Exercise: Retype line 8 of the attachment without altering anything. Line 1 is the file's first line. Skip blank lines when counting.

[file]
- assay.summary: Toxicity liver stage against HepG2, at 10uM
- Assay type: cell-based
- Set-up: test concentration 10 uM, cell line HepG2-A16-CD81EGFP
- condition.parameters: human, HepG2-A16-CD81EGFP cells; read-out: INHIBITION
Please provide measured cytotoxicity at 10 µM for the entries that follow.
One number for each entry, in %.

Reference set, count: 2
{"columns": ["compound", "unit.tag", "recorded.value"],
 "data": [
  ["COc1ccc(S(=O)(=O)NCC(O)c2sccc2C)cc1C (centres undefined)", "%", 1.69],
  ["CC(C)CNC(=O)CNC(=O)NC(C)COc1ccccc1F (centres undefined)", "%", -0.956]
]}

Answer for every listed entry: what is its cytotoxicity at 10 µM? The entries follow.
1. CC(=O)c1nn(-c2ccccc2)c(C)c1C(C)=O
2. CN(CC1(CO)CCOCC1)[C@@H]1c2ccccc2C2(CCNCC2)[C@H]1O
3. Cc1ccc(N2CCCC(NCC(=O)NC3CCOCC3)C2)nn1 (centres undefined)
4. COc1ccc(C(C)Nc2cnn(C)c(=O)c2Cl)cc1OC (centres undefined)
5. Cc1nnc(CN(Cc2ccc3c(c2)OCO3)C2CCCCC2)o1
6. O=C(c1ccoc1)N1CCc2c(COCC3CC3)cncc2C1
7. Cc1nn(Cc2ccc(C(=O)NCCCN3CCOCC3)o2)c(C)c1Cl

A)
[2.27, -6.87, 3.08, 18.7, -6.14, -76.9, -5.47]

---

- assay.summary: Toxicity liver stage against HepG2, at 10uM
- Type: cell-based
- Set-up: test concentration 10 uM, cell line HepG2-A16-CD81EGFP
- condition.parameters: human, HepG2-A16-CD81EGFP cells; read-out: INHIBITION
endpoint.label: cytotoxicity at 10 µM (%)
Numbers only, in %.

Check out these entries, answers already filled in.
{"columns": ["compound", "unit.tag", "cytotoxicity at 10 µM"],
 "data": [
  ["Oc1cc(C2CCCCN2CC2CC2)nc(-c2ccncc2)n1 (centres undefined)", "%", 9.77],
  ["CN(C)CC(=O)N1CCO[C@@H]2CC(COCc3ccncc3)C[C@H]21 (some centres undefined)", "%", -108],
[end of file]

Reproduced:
{"columns": ["compound", "unit.tag", "recorded.value"],